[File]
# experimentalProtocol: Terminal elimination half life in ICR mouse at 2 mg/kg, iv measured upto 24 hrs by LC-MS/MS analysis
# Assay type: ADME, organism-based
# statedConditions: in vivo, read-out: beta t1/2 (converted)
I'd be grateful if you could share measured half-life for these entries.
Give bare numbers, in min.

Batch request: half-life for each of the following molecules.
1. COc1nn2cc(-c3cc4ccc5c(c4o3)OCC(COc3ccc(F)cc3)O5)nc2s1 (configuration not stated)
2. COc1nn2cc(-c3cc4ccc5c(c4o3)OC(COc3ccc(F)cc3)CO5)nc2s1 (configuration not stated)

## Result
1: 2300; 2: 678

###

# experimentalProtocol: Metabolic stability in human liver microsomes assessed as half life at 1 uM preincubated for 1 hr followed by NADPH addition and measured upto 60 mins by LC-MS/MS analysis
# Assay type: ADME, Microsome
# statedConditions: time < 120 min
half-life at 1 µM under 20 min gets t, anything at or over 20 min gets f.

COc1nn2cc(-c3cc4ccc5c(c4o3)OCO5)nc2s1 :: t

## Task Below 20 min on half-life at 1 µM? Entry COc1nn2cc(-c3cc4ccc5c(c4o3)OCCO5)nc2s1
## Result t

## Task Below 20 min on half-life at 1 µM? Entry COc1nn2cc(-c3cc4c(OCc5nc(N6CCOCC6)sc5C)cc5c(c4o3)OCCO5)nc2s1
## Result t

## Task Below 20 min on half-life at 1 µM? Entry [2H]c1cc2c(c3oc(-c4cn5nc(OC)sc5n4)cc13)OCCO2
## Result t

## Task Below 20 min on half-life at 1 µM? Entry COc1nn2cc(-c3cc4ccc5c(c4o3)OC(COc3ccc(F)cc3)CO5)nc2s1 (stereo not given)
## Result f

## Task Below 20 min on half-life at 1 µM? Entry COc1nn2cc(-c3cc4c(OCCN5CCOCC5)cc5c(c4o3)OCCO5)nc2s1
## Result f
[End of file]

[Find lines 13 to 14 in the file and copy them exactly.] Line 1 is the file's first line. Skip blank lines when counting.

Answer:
# Assay type: ADME, Microsome
# statedConditions: time < 120 min